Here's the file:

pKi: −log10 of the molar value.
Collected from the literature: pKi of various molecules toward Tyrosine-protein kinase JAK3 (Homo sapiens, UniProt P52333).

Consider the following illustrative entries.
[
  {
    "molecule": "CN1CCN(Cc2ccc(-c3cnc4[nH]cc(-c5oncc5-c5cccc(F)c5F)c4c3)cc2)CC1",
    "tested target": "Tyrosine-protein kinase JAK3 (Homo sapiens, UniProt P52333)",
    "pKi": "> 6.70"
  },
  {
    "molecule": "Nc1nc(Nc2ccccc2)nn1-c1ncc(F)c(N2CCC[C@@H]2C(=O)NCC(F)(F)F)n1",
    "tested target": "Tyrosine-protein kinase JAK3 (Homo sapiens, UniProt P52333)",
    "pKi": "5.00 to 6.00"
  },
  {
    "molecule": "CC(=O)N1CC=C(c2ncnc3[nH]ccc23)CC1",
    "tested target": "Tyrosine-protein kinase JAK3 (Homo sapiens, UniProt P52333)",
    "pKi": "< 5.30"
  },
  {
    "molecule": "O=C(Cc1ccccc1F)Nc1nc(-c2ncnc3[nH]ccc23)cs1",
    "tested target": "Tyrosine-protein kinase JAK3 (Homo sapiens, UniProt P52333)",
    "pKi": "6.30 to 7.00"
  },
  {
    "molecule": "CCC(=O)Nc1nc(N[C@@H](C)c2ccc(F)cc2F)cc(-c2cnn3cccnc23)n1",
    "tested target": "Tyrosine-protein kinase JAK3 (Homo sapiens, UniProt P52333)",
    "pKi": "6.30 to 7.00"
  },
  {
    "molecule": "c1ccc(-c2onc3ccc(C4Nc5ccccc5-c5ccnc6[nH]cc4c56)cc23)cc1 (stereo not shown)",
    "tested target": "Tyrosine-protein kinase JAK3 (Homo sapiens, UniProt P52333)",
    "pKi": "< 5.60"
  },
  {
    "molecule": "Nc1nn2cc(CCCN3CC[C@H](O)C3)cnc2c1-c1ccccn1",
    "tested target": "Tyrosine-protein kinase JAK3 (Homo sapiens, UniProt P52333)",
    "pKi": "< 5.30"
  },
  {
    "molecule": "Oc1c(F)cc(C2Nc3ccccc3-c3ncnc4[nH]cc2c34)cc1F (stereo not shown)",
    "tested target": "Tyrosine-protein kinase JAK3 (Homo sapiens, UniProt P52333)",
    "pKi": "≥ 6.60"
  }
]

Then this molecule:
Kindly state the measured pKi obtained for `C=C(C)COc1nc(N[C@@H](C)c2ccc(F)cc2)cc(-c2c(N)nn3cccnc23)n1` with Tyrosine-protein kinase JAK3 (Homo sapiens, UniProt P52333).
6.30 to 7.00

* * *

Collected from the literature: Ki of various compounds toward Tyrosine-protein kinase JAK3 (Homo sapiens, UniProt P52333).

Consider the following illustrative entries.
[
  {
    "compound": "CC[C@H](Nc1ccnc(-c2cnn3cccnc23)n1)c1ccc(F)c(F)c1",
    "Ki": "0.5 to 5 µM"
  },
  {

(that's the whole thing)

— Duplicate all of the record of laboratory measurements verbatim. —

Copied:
pKi: −log10 of the molar value.
Collected from the literature: pKi of various molecules toward Tyrosine-protein kinase JAK3 (Homo sapiens, UniProt P52333).

Consider the following illustrative entries.
[
  {
    "molecule": "CN1CCN(Cc2ccc(-c3cnc4[nH]cc(-c5oncc5-c5cccc(F)c5F)c4c3)cc2)CC1",
    "tested target": "Tyrosine-protein kinase JAK3 (Homo sapiens, UniProt P52333)",
    "pKi": "> 6.70"
  },
  {
    "molecule": "Nc1nc(Nc2ccccc2)nn1-c1ncc(F)c(N2CCC[C@@H]2C(=O)NCC(F)(F)F)n1",
    "tested target": "Tyrosine-protein kinase JAK3 (Homo sapiens, UniProt P52333)",
    "pKi": "5.00 to 6.00"
  },
  {
    "molecule": "CC(=O)N1CC=C(c2ncnc3[nH]ccc23)CC1",
    "tested target": "Tyrosine-protein kinase JAK3 (Homo sapiens, UniProt P52333)",
    "pKi": "< 5.30"
  },
  {
    "molecule": "O=C(Cc1ccccc1F)Nc1nc(-c2ncnc3[nH]ccc23)cs1",
    "tested target": "Tyrosine-protein kinase JAK3 (Homo sapiens, UniProt P52333)",
    "pKi": "6.30 to 7.00"
  },
  {
    "molecule": "CCC(=O)Nc1nc(N[C@@H](C)c2ccc(F)cc2F)cc(-c2cnn3cccnc23)n1",
    "tested target": "Tyrosine-protein kinase JAK3 (Homo sapiens, UniProt P52333)",
    "pKi": "6.30 to 7.00"
  },
  {
    "molecule": "c1ccc(-c2onc3ccc(C4Nc5ccccc5-c5ccnc6[nH]cc4c56)cc23)cc1 (stereo not shown)",
    "tested target": "Tyrosine-protein kinase JAK3 (Homo sapiens, UniProt P52333)",
    "pKi": "< 5.60"
  },
  {
    "molecule": "Nc1nn2cc(CCCN3CC[C@H](O)C3)cnc2c1-c1ccccn1",
    "tested target": "Tyrosine-protein kinase JAK3 (Homo sapiens, UniProt P52333)",
    "pKi": "< 5.30"
  },
  {
    "molecule": "Oc1c(F)cc(C2Nc3ccccc3-c3ncnc4[nH]cc2c34)cc1F (stereo not shown)",
    "tested target": "Tyrosine-protein kinase JAK3 (Homo sapiens, UniProt P52333)",
    "pKi": "≥ 6.60"
  }
]

Then this molecule:
Kindly state the measured pKi obtained for `C=C(C)COc1nc(N[C@@H](C)c2ccc(F)cc2)cc(-c2c(N)nn3cccnc23)n1` with Tyrosine-protein kinase JAK3 (Homo sapiens, UniProt P52333).
6.30 to 7.00

* * *

Collected from the literature: Ki of various compounds toward Tyrosine-protein kinase JAK3 (Homo sapiens, UniProt P52333).

Consider the following illustrative entries.
[
  {
    "compound": "CC[C@H](Nc1ccnc(-c2cnn3cccnc23)n1)c1ccc(F)c(F)c1",
    "Ki": "0.5 to 5 µM"
  },
  {